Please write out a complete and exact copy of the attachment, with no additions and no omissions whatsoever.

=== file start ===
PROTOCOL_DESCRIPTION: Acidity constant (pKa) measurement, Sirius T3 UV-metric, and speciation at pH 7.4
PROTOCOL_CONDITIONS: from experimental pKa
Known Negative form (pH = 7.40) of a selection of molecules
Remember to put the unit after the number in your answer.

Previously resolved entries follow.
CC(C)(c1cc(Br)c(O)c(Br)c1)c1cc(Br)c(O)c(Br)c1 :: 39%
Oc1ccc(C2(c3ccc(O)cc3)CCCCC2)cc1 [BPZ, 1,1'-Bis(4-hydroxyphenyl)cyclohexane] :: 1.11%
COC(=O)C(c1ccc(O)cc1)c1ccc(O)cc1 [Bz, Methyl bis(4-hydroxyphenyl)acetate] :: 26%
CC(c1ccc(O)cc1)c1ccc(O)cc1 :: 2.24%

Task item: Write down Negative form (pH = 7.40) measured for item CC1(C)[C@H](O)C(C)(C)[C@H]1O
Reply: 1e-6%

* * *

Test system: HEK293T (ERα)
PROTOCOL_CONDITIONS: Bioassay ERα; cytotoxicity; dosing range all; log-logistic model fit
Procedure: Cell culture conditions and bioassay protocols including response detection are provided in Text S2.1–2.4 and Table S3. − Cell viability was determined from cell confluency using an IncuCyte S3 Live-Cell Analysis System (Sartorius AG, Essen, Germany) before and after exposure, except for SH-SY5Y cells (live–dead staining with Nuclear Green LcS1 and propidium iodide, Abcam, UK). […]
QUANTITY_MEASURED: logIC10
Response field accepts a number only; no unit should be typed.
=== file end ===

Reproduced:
PROTOCOL_DESCRIPTION: Acidity constant (pKa) measurement, Sirius T3 UV-metric, and speciation at pH 7.4
PROTOCOL_CONDITIONS: from experimental pKa
Known Negative form (pH = 7.40) of a selection of molecules
Remember to put the unit after the number in your answer.

Previously resolved entries follow.
CC(C)(c1cc(Br)c(O)c(Br)c1)c1cc(Br)c(O)c(Br)c1 :: 39%
Oc1ccc(C2(c3ccc(O)cc3)CCCCC2)cc1 [BPZ, 1,1'-Bis(4-hydroxyphenyl)cyclohexane] :: 1.11%
COC(=O)C(c1ccc(O)cc1)c1ccc(O)cc1 [Bz, Methyl bis(4-hydroxyphenyl)acetate] :: 26%
CC(c1ccc(O)cc1)c1ccc(O)cc1 :: 2.24%

Task item: Write down Negative form (pH = 7.40) measured for item CC1(C)[C@H](O)C(C)(C)[C@H]1O
Reply: 1e-6%

* * *

Test system: HEK293T (ERα)
PROTOCOL_CONDITIONS: Bioassay ERα; cytotoxicity; dosing range all; log-logistic model fit
Procedure: Cell culture conditions and bioassay protocols including response detection are provided in Text S2.1–2.4 and Table S3. − Cell viability was determined from cell confluency using an IncuCyte S3 Live-Cell Analysis System (Sartorius AG, Essen, Germany) before and after exposure, except for SH-SY5Y cells (live–dead staining with Nuclear Green LcS1 and propidium iodide, Abcam, UK). […]
QUANTITY_MEASURED: logIC10
Response field accepts a number only; no unit should be typed.